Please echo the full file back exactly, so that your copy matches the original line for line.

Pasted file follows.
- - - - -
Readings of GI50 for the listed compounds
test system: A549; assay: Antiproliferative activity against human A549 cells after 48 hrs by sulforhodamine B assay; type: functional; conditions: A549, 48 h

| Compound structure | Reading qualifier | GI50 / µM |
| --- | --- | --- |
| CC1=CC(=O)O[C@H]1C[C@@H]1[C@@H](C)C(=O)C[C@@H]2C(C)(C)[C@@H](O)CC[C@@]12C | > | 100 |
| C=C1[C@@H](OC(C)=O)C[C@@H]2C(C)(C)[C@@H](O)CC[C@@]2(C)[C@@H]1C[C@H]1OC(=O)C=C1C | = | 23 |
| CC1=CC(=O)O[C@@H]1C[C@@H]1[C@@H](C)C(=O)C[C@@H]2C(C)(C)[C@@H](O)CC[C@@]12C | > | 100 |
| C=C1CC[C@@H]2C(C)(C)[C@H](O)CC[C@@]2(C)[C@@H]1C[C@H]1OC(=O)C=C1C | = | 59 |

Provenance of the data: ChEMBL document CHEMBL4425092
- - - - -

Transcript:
Readings of GI50 for the listed compounds
test system: A549; assay: Antiproliferative activity against human A549 cells after 48 hrs by sulforhodamine B assay; type: functional; conditions: A549, 48 h

| Compound structure | Reading qualifier | GI50 / µM |
| --- | --- | --- |
| CC1=CC(=O)O[C@H]1C[C@@H]1[C@@H](C)C(=O)C[C@@H]2C(C)(C)[C@@H](O)CC[C@@]12C | > | 100 |
| C=C1[C@@H](OC(C)=O)C[C@@H]2C(C)(C)[C@@H](O)CC[C@@]2(C)[C@@H]1C[C@H]1OC(=O)C=C1C | = | 23 |
| CC1=CC(=O)O[C@@H]1C[C@@H]1[C@@H](C)C(=O)C[C@@H]2C(C)(C)[C@@H](O)CC[C@@]12C | > | 100 |
| C=C1CC[C@@H]2C(C)(C)[C@H](O)CC[C@@]2(C)[C@@H]1C[C@H]1OC(=O)C=C1C | = | 59 |

Provenance of the data: ChEMBL document CHEMBL4425092